- The Magazine
For more information and reviews of every film screening at Reel Affirmations 27, check out our Complete Guide here!
Dance, comedy, singing, art, and drag queens daring to break the mold center this shorts program, which kicks off with 2 Black Boys (★★★☆☆), a black-and-white short celebrating the poetry of Giovanni Adams, which charts his black queer journey from boyhood to manhood. While the narrative and structure can be occasionally confusing and fleetingly amateur, Rachel Myers offers several gorgeous shots of her cast of dancers and actors set to narration of Adams’ work.
Sticking with dancing, Cuban Heel Shoes (★★★★☆) follows two LGBTQ teenage boys in a derelict Spanish suburb, sharply contrasting their deprived surroundings with their desires to become flamenco dancers. David Gaitán and Pedro Puente move beautifully through both their choreography and Julio Mas Alcaraz’s script and film, as they scrape together money for dancing shoes by running drugs for the local cartel and deal with family issues that threaten their dreams.
Slightly overstaying its welcome but offering a lot of food for thought in the process, Christopher Green’s 37-minute Flux.1 (★★★☆☆) documents trans man T. Wise, a Hebrew teacher in Brooklyn who gave up his job to become a comedian one year after transitioning. While Green’s structure lends the film an overlong feel, there is a lot to love here, including Wise’s incredibly supportive rabbi father and insight into the comedy world from an LGBTQ perspective — the straight, male-dominated open mike nights are filled with a preponderance of incest and sexual assault jokes, but discussing a transition is viewed as radical. It’s followed by the truly wonderful I Am Samantha (★★★★☆), a music video from Benjamin Scheuer with an all-transgender cast telling the story of trans woman Samantha, and the power of claiming, expressing, and living your true identity. Trans director T Cooper’s video is simple, but the effect is thoroughly uplifting and affirming.
Things get a little weird in the program’s next two shorts. In This Life (★★★☆☆) stars Broadway’s Robbie Fairchild as a man processing the five stages of grief through dance and performance art. Each stage in Bat-Sheva Guez’s film is choreographed by a different artist, and can frequently surprise and impress with its striking imagery. Not to mention some truly harrowing makeup and movement during the depression sequence. Also relying on striking and often unsettling imagery, the dark, sexy, brilliantly imaginative art of photographer Gui Taccetti is on full display in part-film, part-documentary Inferno (★★★★☆). Filmmaker Andrew Blackman presents the various sets and subjects for Taccetti’s Inferno series, each dripping in religious iconography and overtures to fetishism, and processing his feelings about growing up gay and Catholic in Brazil — as Taccetti notes in his narration: “My work is a way of constantly coming out.”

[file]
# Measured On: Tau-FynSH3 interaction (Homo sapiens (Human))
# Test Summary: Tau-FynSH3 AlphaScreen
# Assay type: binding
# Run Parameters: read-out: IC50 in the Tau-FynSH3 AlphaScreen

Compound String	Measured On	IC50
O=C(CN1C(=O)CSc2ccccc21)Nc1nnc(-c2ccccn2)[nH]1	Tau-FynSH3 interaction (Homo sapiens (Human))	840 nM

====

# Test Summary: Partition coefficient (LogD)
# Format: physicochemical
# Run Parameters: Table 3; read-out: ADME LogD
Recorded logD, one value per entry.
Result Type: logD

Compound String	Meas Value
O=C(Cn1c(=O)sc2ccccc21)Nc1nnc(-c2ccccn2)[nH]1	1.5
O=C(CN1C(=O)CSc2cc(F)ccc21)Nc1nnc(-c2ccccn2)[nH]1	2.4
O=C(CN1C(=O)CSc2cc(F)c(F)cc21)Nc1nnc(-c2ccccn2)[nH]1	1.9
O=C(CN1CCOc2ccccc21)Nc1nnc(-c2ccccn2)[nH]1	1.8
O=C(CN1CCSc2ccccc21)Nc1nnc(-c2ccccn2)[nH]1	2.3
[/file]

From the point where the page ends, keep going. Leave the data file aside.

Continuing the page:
Things hit closer to home in the program’s final film, Amy Oden’s documentary Lipstick and Leather (★★★★☆), which charts iconic monthly alt-drag night GayBash DC as it launches a sister event in Baltimore. Founder Donna Slash, who recently relocated to Baltimore, stars alongside GayBash regulars Jane Saw and Ana Latour, as Oden captures their drag beginnings, the freedom of expression granted by GayBash’s embrace of alternative drag styles, and the runup to the launch of GayBash Baltimore. Technical issues with audio and framerate aside, Oden’s film takes on a more poignant note for D.C. locals with shots of Trade, GayBash’s home venue, filled with patrons and celebrating the queens giving it their all on stage. Trade may be open, but GayBash remains on hold — and Lipstick and Leather reminds why we can’t wait to have it back.
“Curtains Up” screens as part of this year’s Reel Affirmations Film Festival. For more information about the festival or to purchase tickets or festival screening passes, visit https://reelaffirmations.eventive.org.
These are challenging times for news organizations. And yet it’s crucial we stay active and provide vital resources and information to both our local readers and the world. So won’t you please take a moment and consider supporting Metro Weekly with a membership? For as little as $5 a month, you can help ensure Metro Weekly magazine and MetroWeekly.com remain free, viable resources as we provide the best, most diverse, culturally-resonant LGBTQ coverage in both the D.C. region and around the world. Memberships come with exclusive perks and discounts, your own personal digital delivery of each week’s magazine (and an archive), access to our Member's Lounge when it launches this fall, and exclusive members-only items like Metro Weekly Membership Mugs and Tote Bags! Check out all our membership levels here and please join us today!